A Case Study – Supporting Seamless Transitions From Secondary to Post 16 Education

Collaborating with young people and their parents/ carers to ensure seamless transitions from secondary to Post 16 education.

In November 2022, Emma Perridge (Highly Specialist Occupational Therapist and Post 16 Lead) and Ashlea Stephens (Highly Specialist Speech and Language Therapist and Post 16 Lead) attended a Preparing for Adulthood (PfA) strategy workshop for parents and carers of children and young people aged 0-25 in Sutton with Special Educational Needs and/or Disabilities (SEND). It was hosted by colleagues from the London Borough of Sutton (LBS) and took place at the Civic Centre.

The workshop activity asked parents and carers the following questions when thinking about preparing for adulthood, and in their experience:

  1. What works well?
  2. What needs to be strengthened?
  3. How can LBS do things better?

Emma and Ashlea facilitated these discussions and were able to engage with parents on these topics.

As part of these discussions, a parent of a young person attending one of Sutton’s schools where therapies are provided in house, reached out with some concerns regarding her child’s transition to a mainstream college. Contact details were shared and the parent reached out to the therapists again in May 2023. A meeting took place where the young person’s mother was given the opportunity to talk about their experiences with therapy in school, and their hopes and fears for therapy in college.

Regarding their experiences in school, the parent shared:

“Therapy services have promoted independence, they have been excellent. I felt at one point it was a bit too much, and not giving her space to make those decisions [when] we all learn from making mistakes.”

When talking about their hopes for college, the parent shared:

“If it’s put into the curriculum so that its part of her learning, so it’s maybe discreet, so she doesn’t feel like she’s in therapy. She’s getting therapy but she doesn’t realise it.”

These aspirations are in line with the way Cognus Therapies work with young people to develop their independence and reflect best practice guidelines for working with young adults as outlined in the PfA agenda as well as the SEND Code of Practice – please refer to Chapter 8.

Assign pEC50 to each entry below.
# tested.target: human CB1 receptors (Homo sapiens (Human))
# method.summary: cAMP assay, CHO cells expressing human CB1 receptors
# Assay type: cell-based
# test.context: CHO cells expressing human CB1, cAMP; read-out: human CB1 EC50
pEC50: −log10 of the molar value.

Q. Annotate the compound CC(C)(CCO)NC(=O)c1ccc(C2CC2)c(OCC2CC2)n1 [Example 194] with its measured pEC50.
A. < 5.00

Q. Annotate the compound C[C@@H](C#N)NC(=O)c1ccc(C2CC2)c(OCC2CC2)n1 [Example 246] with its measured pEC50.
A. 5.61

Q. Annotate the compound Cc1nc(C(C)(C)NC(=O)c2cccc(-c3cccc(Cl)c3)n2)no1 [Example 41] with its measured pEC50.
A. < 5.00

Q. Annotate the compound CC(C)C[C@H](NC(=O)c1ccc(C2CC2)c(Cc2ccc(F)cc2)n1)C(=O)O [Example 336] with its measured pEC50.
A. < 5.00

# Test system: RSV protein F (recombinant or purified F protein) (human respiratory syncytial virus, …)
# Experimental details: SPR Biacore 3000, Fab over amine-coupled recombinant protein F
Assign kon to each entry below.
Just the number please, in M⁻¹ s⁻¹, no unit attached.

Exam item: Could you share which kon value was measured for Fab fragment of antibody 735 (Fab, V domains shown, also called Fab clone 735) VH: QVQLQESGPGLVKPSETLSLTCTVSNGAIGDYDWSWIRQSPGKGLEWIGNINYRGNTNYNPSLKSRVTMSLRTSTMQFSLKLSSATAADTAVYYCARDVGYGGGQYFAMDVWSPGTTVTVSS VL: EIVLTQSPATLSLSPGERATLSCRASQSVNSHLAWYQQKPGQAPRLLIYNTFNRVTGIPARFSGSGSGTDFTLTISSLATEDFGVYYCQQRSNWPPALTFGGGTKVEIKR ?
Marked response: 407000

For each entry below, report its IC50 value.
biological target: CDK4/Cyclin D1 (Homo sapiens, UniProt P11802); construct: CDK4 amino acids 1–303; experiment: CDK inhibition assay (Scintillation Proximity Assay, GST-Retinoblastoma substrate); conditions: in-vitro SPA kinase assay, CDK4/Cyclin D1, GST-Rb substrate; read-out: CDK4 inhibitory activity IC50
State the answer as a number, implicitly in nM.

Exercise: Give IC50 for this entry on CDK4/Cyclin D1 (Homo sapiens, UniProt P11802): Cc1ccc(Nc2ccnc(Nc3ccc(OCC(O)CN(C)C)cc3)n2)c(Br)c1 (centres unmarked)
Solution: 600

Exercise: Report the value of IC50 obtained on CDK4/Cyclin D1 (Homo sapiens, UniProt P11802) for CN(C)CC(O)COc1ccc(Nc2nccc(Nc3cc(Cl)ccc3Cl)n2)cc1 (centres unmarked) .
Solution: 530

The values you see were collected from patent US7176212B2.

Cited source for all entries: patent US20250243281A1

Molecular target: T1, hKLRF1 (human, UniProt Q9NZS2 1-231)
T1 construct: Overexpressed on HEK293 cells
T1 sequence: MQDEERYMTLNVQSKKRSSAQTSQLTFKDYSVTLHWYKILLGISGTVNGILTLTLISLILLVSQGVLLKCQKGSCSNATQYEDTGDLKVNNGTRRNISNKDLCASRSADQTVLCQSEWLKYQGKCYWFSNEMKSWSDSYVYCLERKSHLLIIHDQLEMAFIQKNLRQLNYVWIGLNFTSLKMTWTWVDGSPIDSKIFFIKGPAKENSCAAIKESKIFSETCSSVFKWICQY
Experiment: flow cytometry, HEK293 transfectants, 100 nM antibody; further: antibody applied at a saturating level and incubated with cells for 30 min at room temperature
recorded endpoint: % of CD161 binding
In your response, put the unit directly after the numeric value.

As young people move towards adulthood, best practice indicates a shift in focus from intensive packages of therapy working directly with the individual, to more focused work with communication partners and the environment. It was clear that this family were ready to embrace the transition from such intensive therapy provisions to more of a maintenance approach to therapy, this type of strengths-based intervention focuses on functional skills – that is, the skills young people need in daily life. This approach is more appropriate as young people progress through school to college, as it is more focused on preparation for adulthood and the life that the young person will lead. Evidence for this can be found in the Royal College of Speech and Language Therapists (RCSLT) ALD position paper.

Emma and Ashlea reached out to the SEND coordinators who oversee the NMI and also the college, to ensure that the young person’s needs and recommended therapy provision is reviewed ahead of her transition from school to college as the parent commented that it is important to engage her child from the beginning.

Working in collaborative ways like this, ensures that transitions from secondary school to college run smoothly even on occasions when the therapy is not delivered by Cognus.

Emma and Ashlea were asked to complete a therapy reassessment with this young person in June 2023. However, due to other commitments for the young person, this was delayed until early September 2023. Therapists completed the reassessment and reviewed therapy recommendations in the context of the young person’s new setting.

The parent gave the following feedback regarding the assessment session:

“We felt the therapists were adapting the session based on M’s responses and how she was presenting. They were brilliant in engaging M in the assessment process”.

Recommendations have now been made which will inform the young person’s Education Health and Care Plan (EHCP) and ensure that therapy is delivered in a way that is not only evidence based, but also preferred by both the young person and her parents – collaboration at its best!

If any local SEND teams would like to hear more about the Post 16 joint OT and SaLT assessment clinic, then please contact ashlea.stephens@cognus.org.uk or julie.kiely@cognus.org.uk to discuss.